Cybercriminals aggressively scan for and target known software vulnerabilities. If you leave incumbent software running for too long without installing recommended core updates and scanning for patches, you could be presenting an open door for a cybercriminal to compromise your infrastructure. Therefore, regular patching and upgrading are essential.

  • Patch operating systems, databases, applications, libraries and frameworks as soon as updates are released.
  • Prioritize critical patches for publicly disclosed vulnerabilities.
  • Sign up for vendor notifications about new patches.
  • Test patches before deployment to avoid conflicts.

Establish policies to deploy patches on a regular schedule, whether this is weekly, bi-weekly, monthly or quarterly. For critical issues, deploy emergency patches within days or hours if possible.

4. Secure Your APIs

APIs enable SaaS integration with third-party apps and services but also introduce risks if not properly secured.

  • Authenticate API requests.
  • Rate limit API calls to prevent abuse.
  • Validate all input data to block attacks like SQL injections.
  • Encrypt sensitive data sent via APIs.
  • Restrict API permissions to only allow necessary actions.

Use API gateways to centralize authentication, access control, throttling and encryption for all your APIs.

5. Conduct Penetration Testing

While you may think your security is solid, hidden weaknesses are often present.

Outsourcing professional services like penetration testing can be tremendously helpful, in which experts simulate real-world attacks to uncover vulnerabilities and provide you with guidance and recommendations to strengthen defenses.

Schedule regular penetration tests on your:

  • Public-facing apps and APIs
  • Internal network and systems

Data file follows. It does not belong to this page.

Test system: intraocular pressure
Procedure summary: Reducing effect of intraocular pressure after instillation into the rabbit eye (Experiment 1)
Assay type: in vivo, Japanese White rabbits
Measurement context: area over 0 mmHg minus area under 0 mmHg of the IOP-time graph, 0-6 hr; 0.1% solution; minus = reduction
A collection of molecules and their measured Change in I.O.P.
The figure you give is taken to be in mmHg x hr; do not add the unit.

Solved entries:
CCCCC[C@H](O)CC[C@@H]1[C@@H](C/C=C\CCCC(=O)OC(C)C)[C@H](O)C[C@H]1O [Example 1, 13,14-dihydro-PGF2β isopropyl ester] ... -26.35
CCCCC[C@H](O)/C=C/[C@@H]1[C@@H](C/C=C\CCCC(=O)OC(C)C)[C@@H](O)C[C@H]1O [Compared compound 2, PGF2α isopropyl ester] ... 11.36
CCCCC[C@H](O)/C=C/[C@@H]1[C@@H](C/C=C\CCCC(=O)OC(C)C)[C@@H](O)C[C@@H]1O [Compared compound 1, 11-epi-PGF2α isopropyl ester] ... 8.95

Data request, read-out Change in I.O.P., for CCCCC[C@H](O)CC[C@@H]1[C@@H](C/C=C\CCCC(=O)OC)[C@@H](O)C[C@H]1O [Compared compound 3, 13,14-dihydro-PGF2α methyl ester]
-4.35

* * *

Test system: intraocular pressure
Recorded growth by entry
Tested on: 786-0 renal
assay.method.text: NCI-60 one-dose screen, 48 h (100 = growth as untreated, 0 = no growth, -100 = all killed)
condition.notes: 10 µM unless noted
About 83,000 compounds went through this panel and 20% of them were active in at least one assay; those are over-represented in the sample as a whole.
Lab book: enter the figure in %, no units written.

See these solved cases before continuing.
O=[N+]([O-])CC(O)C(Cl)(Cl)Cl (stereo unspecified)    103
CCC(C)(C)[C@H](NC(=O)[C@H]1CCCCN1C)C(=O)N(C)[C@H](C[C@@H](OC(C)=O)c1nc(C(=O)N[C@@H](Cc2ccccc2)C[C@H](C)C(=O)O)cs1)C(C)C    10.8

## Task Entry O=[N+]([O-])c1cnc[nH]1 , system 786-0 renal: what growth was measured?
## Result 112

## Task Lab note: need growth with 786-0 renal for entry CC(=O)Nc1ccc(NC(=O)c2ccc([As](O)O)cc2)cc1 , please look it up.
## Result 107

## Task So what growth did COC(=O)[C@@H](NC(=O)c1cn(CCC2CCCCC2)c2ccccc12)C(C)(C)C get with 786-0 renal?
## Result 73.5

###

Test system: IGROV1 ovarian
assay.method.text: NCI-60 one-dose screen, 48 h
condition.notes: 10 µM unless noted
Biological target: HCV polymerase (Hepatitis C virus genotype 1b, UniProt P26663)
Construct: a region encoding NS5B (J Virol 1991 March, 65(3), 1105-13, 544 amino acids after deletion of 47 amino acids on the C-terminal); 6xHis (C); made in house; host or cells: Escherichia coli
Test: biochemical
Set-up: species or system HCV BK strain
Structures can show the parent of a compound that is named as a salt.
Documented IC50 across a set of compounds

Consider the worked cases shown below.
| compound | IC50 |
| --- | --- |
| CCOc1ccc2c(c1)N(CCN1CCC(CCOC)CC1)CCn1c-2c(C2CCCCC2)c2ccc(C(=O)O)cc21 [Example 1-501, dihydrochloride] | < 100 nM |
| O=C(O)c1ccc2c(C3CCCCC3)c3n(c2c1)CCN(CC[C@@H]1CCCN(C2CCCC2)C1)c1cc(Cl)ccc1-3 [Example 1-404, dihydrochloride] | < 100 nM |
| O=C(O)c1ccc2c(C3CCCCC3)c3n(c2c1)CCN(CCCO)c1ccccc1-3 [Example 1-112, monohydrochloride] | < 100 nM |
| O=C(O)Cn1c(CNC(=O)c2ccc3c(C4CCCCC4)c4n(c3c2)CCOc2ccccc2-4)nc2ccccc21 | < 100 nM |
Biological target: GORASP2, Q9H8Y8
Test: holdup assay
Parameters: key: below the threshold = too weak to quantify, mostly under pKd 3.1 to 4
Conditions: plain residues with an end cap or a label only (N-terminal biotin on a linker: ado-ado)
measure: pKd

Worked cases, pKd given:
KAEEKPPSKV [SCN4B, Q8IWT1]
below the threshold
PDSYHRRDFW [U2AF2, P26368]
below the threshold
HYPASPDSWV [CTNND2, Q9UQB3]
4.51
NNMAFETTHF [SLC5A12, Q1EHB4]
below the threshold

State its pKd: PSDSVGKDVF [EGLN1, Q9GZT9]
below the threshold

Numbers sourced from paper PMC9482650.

• Password policies and MFA practices
  • Internal and external devices and endpoints
  • In-house or cloud-based servers
  • Backups and disaster recovery systems

Remediate all findings to minimize the attack surface malicious actors can exploit.

6. Train Employees

Your team is your first line of defense, and they all have a critical role to play in ensuring the robustness and reliability of your SaaS environment.

This all starts by ensuring that all staff maintain a foundational level of security awareness.
Implement regular security training to:

  • Inform employees about policies and best practices.
  • Teach them how to spot phishing emails, social engineering and other attacks.
  • Ensure everyone knows how to handle sensitive data properly.
  • Keep security top of mind and instill vigilance.

Additionally, educate developers on writing secure code, admins on server hardening, and security staff on threat detection. Ongoing training is essential given the ever-evolving threat landscape.

Prioritize SaaS Security Now

SaaS platforms have become high-value targets that require stringent cyber security strategies.

Follow these recommendations to strengthen your critical cloud environment and keep customer data safe from compromise. Don’t wait until it’s too late; take action now to ensure your estate is as secure as can be.